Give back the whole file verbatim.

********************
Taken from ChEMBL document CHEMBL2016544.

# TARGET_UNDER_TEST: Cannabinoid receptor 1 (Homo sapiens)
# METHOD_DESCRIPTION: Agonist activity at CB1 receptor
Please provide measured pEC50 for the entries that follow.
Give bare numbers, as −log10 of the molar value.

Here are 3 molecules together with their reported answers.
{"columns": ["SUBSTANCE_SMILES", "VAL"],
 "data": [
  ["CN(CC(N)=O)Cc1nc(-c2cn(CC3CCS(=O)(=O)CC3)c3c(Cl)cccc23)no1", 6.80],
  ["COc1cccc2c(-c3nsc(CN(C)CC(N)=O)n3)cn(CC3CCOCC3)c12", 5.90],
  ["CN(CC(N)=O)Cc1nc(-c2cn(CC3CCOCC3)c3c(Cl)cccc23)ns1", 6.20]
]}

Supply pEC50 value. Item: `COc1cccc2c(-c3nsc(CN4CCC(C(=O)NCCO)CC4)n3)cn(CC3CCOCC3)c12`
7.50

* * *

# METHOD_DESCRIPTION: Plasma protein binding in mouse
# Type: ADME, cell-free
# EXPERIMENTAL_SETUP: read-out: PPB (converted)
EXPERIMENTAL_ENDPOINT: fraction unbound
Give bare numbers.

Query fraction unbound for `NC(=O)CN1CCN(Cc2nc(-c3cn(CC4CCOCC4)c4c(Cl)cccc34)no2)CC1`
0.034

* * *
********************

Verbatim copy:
Taken from ChEMBL document CHEMBL2016544.

# TARGET_UNDER_TEST: Cannabinoid receptor 1 (Homo sapiens)
# METHOD_DESCRIPTION: Agonist activity at CB1 receptor
Please provide measured pEC50 for the entries that follow.
Give bare numbers, as −log10 of the molar value.

Here are 3 molecules together with their reported answers.
{"columns": ["SUBSTANCE_SMILES", "VAL"],
 "data": [
  ["CN(CC(N)=O)Cc1nc(-c2cn(CC3CCS(=O)(=O)CC3)c3c(Cl)cccc23)no1", 6.80],
  ["COc1cccc2c(-c3nsc(CN(C)CC(N)=O)n3)cn(CC3CCOCC3)c12", 5.90],
  ["CN(CC(N)=O)Cc1nc(-c2cn(CC3CCOCC3)c3c(Cl)cccc23)ns1", 6.20]
]}

Supply pEC50 value. Item: `COc1cccc2c(-c3nsc(CN4CCC(C(=O)NCCO)CC4)n3)cn(CC3CCOCC3)c12`
7.50

* * *

# METHOD_DESCRIPTION: Plasma protein binding in mouse
# Type: ADME, cell-free
# EXPERIMENTAL_SETUP: read-out: PPB (converted)
EXPERIMENTAL_ENDPOINT: fraction unbound
Give bare numbers.

Query fraction unbound for `NC(=O)CN1CCN(Cc2nc(-c3cn(CC4CCOCC4)c4c(Cl)cccc34)no2)CC1`
0.034

* * *